ITHACA, N.Y.—The Macy’s Thanksgiving Day Parade in New York City is perhaps the most famous parade in the country, accompanying many families’ holidays

This year’s festivities will include 19 dancers from the Armstrong School of Dance, located in Ithaca. The group isn’t aware yet when exactly they will be performing, but local dance groups are normally slotted towards the end of the parade. The actual order of the parade isn’t relayed to groups until the morning of the event.

“It’s just a great bonding experience for them,” said Karen Armstrong Gorsky, who runs the Armstrong School of Dance. “All the dancers are from six different school districts. It pulls them together at our studio, but then they go down to New York City, which some of them have not been to frequently, and it puts them with dancers from all over the country. […] It really opens their eyes to life.”

“I’m really excited,” said Kassidy Payne, a senior at Newfield High School. Payne actually went and performed three years ago during Armstrong’s last trip. “I’m a little overwhelmed at the moment, just hoping I remember everything for our six-day trip down there.”

Each of the 19 dancers heading to NYC for a Thanksgiving Day Parade performance. Top row: Juliana Troy, Greta Sanford, Clare Sanford, Isa Salamanca, Kassidy Payne,
Paige Morse; Middlle Row: Julia Madrid, Elena Lauzun, Alivia Kirk, Eliza Kennedy, Parker Jennings, Anna Hibbard, Ella Goggan; Bottom Row: Erin Durling, Kiya Conners, Micayla Besemer, Genna Bennett, Audrey Bennett, Corinne Beeners. Credit: Photo provided

Kiya Conners, an Ithaca High School senior, echoed that sentiment—though her anticipation may even be higher than Payne’s as this is her first time performing in the parade.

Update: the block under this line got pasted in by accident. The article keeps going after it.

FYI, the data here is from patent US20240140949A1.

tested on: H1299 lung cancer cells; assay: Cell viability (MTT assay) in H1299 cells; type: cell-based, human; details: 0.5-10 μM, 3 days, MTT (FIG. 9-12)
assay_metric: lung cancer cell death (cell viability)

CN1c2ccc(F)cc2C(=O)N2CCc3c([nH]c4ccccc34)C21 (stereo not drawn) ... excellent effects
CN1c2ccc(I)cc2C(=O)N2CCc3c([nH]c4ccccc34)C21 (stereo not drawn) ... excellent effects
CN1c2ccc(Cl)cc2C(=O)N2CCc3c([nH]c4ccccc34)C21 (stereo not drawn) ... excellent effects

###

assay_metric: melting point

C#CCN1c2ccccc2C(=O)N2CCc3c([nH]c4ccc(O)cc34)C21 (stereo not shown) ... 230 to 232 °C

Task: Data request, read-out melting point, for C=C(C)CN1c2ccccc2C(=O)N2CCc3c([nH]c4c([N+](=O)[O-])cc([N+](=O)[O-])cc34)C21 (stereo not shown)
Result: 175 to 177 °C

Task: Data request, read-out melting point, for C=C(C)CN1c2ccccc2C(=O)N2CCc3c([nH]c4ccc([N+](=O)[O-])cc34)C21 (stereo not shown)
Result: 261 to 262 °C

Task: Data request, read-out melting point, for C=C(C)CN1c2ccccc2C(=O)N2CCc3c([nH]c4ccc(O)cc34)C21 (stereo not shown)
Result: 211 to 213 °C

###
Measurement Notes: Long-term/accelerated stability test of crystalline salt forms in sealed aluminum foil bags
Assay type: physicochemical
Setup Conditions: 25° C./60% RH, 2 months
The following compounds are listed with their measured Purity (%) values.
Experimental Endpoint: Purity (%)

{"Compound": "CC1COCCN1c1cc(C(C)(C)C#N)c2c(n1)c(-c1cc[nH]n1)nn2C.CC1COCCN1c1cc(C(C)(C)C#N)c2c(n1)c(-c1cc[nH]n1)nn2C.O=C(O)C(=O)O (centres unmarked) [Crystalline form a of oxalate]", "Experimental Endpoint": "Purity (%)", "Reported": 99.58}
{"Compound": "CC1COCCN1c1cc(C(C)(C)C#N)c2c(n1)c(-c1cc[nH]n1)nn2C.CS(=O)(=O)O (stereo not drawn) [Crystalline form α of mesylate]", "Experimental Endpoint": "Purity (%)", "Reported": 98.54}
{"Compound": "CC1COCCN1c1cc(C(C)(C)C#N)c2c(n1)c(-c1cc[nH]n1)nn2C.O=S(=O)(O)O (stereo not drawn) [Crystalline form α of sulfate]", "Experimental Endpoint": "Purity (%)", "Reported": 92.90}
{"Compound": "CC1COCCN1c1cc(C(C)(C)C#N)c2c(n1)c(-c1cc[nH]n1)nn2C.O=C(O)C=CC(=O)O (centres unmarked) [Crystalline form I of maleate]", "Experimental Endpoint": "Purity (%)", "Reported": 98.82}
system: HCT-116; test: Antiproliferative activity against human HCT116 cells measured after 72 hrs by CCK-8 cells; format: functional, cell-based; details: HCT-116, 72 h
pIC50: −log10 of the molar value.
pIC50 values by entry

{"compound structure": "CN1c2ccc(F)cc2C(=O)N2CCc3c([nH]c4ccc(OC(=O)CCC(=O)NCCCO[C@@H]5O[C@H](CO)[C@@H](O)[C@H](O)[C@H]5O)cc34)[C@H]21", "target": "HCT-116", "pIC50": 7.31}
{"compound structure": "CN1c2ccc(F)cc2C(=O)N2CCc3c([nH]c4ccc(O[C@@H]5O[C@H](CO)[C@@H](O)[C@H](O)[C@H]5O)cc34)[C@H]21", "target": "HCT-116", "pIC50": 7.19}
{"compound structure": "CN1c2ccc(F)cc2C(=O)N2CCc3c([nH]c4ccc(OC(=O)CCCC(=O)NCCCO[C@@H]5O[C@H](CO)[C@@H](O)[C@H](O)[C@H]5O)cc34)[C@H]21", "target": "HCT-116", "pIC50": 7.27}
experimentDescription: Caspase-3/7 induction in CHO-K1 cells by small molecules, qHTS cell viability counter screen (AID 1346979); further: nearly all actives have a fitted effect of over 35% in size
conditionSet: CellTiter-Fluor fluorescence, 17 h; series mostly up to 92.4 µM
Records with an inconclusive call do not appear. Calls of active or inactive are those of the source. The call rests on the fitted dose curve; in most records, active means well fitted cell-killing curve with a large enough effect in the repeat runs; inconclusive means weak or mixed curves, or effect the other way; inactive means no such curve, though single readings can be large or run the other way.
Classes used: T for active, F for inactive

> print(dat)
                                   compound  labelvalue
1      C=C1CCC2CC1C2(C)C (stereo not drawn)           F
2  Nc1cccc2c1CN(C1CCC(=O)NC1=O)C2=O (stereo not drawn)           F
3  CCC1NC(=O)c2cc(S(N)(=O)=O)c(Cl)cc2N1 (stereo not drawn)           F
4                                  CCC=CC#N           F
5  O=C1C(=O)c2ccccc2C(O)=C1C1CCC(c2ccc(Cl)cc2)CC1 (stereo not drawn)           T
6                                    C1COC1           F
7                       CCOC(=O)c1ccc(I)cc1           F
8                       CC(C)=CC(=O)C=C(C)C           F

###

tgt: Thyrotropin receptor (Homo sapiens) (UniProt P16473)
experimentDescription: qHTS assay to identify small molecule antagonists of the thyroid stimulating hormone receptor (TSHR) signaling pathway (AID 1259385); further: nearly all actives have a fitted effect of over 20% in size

“I’m definitely excited, but a little nervous because there’s been such a large build-up, but I’m excited to be in the city, perform and meet everybody,” Conners said. “I’m just going in and I have faith in myself. We’re going to be fine.”

The pair found out for sure that the Armstrong school would be returning to NYC for the parade in March. It could serve as a perfect punctuation as both Payne and Conners prepare to leave high school after 15 and 13 years dancing at Armstrong, respectively.

The school has been sending dancers to perform in the parade since 2008, when only three dancers went. Fourteen years later, the number has grown to nearly 20.

“In working with different producers, it’s kind of an eye-opener too because they have corrections for them and they have different directions that they want them to do, which is entirely different than what they’re used to,” Gorsky said. “They get a new perspective and a new appreciation for what, perhaps, professional dancing would be like.”

As for what the audience can expect Thursday from the Armstrong team, both dancers keenly avoided giving away too many details. The name of the performance is “Run, Run, Rudolph,” but Conners and Payne coyly declined to reveal much more.

“It’s a good routine, a really good routine,” Conners said. “It’s fast and it’s fun.”

The group also expressed their gratitude to donors who have supported the team’s fundraising efforts to be able to afford the trip. Gorsky said the team only goes every three years in part because of the expense (the trip is six days to include rehearsals, other shows, etc.), and is able to do it because of the community’s engagement and support.

“I would just like to thank everyone who supported us over the last three years of fundraising and making sure we are prepared to go down there, and also to Karen for giving us the opportunity to get to go and the space to practice,” Payne said. “The first day down there is a six hour rehearsal, so I think as soon as we walk into that grand ballroom with six other dancers, I think it’s going to be crazy.”

Credit: Casey Martin / The Ithaca Voice

Matt Butler is the Editor in Chief at The Ithaca Voice. He can be reached by email at